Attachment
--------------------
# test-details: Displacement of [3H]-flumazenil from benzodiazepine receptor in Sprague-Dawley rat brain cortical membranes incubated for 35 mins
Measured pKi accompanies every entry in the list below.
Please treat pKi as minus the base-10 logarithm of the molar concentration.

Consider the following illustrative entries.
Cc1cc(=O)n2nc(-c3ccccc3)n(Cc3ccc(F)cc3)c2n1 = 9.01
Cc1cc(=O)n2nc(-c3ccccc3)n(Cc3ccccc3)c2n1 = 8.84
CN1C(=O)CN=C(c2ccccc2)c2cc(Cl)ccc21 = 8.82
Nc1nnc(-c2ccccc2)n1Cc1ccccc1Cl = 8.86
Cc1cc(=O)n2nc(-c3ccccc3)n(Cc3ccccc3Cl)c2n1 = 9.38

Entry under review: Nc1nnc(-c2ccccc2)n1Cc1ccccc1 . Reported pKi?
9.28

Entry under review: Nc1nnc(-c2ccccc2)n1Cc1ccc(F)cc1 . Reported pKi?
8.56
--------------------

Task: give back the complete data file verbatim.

# test-details: Displacement of [3H]-flumazenil from benzodiazepine receptor in Sprague-Dawley rat brain cortical membranes incubated for 35 mins
Measured pKi accompanies every entry in the list below.
Please treat pKi as minus the base-10 logarithm of the molar concentration.

Consider the following illustrative entries.
Cc1cc(=O)n2nc(-c3ccccc3)n(Cc3ccc(F)cc3)c2n1 = 9.01
Cc1cc(=O)n2nc(-c3ccccc3)n(Cc3ccccc3)c2n1 = 8.84
CN1C(=O)CN=C(c2ccccc2)c2cc(Cl)ccc21 = 8.82
Nc1nnc(-c2ccccc2)n1Cc1ccccc1Cl = 8.86
Cc1cc(=O)n2nc(-c3ccccc3)n(Cc3ccccc3Cl)c2n1 = 9.38

Entry under review: Nc1nnc(-c2ccccc2)n1Cc1ccccc1 . Reported pKi?
9.28

Entry under review: Nc1nnc(-c2ccccc2)n1Cc1ccc(F)cc1 . Reported pKi?
8.56